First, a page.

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The Coconino sun [microform]. (Flagstaff, Ariz.) 1898-197?, September 22, 1922, Image 2

Image and text provided by Arizona State Library, Archives and Public Records; Phoenix, AZ

Persistent link: http://chroniclingamerica.loc.gov/lccn/sn87062055/1922-09-22/ed-1/seq-2/

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THE COCONINO SUN
FRIDAY, SEPTEMBER 22, 1922
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Dress Better Get a Clothcraf t
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Suit for Fall
$23.00 to $30.00
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Style Departures Win Your Approval
Our fall stocks of smart Frocks, Coats and Suits have just ar
rived and are ready for your review.
The vogues of the season are unusually charming and chic and
these interpretations are decidedly fascinating.
There are numerous style departures in cut, drape, fabric and
trimming that we are certain will win your approval !
Silk Frocks, $13.85 to $29.50
Wool Frocks, $6.75 to $30.00
See display windows Nos. 5, 6 and 7.
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Individual Interpretations Mark Fall Millinery!
They are smart and modish to be sure, but they
have that individuality that the fastidious woman
appreciates and demands.
The new fall models are ready for your inspection
$4.50 to $15.00
Good Clothes like
these are inexpensive
because they wear long
make you look bet- iff
J ty
ter, feel better and
save you money.
Come in and let us show
you the new fall styles.
Tou'll like 'em.
$272
will buy a new fall
v.
Clothcraft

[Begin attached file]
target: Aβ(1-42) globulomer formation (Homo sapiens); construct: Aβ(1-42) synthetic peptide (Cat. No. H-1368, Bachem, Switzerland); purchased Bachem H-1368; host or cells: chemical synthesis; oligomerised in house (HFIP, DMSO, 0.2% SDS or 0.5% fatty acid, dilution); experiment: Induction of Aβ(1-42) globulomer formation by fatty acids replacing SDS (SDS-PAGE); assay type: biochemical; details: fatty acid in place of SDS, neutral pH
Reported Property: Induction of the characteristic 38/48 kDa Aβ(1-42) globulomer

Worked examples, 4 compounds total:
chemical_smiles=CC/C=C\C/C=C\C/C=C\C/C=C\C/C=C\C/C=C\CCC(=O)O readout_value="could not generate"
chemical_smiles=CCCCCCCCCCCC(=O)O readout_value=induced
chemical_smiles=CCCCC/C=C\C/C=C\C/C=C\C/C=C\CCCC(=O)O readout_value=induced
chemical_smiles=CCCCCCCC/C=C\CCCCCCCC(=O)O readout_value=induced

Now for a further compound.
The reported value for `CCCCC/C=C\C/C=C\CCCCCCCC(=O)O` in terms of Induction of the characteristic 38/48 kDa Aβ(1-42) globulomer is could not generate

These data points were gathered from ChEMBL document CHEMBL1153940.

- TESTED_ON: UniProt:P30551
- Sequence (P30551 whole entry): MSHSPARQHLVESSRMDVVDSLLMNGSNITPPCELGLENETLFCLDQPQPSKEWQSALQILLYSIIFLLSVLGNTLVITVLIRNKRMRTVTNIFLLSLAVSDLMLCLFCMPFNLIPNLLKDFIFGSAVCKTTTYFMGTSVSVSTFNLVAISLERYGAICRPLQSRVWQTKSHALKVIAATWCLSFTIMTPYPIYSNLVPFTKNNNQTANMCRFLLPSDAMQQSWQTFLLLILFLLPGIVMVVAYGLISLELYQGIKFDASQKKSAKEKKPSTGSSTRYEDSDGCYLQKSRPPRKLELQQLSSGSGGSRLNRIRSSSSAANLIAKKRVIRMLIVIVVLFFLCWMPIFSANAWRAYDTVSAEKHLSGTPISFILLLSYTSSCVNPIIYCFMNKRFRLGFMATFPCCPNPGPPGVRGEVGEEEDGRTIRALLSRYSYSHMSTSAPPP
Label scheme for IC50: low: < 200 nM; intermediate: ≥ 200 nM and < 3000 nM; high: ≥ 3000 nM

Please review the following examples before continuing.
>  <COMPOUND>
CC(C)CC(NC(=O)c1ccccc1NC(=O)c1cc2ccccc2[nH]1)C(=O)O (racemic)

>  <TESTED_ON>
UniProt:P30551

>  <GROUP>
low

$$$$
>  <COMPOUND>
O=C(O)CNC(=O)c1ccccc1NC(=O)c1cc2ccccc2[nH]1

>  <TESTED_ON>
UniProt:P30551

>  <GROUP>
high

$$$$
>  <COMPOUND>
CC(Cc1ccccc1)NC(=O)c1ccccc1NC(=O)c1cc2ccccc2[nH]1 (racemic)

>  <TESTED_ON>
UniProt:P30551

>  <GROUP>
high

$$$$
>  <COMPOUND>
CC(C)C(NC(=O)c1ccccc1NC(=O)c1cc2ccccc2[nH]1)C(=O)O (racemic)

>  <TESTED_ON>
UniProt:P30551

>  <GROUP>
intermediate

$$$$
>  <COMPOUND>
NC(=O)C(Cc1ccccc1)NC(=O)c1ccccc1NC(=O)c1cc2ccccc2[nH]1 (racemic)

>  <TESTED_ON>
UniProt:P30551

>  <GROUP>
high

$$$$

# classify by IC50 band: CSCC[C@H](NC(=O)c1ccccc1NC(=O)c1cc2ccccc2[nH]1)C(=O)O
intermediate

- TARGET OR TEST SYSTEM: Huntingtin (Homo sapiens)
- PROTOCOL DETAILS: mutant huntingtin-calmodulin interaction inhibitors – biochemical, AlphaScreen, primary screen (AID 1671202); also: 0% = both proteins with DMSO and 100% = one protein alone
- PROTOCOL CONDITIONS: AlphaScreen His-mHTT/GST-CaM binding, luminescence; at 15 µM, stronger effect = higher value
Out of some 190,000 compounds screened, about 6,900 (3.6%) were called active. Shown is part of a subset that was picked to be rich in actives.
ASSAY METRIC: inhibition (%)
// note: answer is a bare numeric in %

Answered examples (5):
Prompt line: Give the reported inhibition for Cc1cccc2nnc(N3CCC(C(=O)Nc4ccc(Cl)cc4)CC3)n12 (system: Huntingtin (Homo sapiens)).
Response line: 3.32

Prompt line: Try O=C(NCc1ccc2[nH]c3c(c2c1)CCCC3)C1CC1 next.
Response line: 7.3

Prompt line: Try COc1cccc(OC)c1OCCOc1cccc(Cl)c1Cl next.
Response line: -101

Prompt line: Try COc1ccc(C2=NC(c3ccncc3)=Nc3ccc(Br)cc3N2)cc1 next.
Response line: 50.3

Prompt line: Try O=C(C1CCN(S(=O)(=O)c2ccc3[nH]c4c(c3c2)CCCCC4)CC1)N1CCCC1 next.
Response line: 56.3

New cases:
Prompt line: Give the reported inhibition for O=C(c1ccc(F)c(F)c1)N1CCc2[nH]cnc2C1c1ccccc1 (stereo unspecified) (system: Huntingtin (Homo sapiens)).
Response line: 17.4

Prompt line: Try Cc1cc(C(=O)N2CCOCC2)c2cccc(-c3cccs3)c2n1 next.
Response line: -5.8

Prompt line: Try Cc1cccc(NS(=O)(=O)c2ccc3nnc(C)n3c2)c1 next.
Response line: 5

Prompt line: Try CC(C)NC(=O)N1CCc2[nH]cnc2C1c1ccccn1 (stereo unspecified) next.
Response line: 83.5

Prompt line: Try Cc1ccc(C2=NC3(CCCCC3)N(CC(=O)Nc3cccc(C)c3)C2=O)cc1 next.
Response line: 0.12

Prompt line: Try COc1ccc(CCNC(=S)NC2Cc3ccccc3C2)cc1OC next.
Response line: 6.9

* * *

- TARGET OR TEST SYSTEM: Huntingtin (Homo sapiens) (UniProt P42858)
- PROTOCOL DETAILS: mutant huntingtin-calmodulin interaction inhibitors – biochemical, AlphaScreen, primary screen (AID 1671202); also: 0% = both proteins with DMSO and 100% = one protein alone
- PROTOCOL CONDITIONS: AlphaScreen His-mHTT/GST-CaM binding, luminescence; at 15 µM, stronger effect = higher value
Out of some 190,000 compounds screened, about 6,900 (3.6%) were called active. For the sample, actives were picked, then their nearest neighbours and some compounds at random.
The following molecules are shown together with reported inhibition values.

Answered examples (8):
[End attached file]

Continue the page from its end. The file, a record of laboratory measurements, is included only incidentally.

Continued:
Overcoat
We have just received
our new lall stock and call
your, attention to our dis
play in windows 3 and 4.
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BABBITT BROS. TRADING CO. i B
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DRY GOODS DEPARTMENT
Phone 172.
NO TRACE YET OF UTAH
MAN LOST ON WAY HOME;
SHERIFF THINKS HIM DEAD
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Sheriff Billy Campbell believes that
'fanner, the thirty-year-old former
soldier who disappeared in the unset
tled country northeast of Dead Man's
Hat, two weeks ago, is dead.
Campbell, Deputy Sheriff Billy
Itudd, Walter J. Stevenson and an In
dian trailer from Cameron, hunted
-out in that country nearly all of last
week until Saturday night, but could
-get no clew to the whereabouts of the
man. Campbell is still hunting.
Tanner came on his horse from Es
calante, Utah, where his home is,
about three weeks ago, crossing the
Colorado river at Lees Ferry. He
worked for Young at Cameron for a
couple of days. He said he had been
in two of the biggest battles of the
lost war, but could not tell what regi
ment he was with nor names of the
ships he went over and back on. Then
he came on to Doney Park and work
ed for a short time for F. W. McClure,
then for Claude Knight. The man's
carelessness around the barn with cig
aiettes scared Knight, who decided
he'd better be examined to see wheth
er he was insane. But Tanner refus
ed to see a doctor and left the Knight
ranch to ride back to Utah.
Deputy Itudd met Tanner a few
minutes afterward. He talked sanely
and said he would have no trouble
getting back home. Then, about four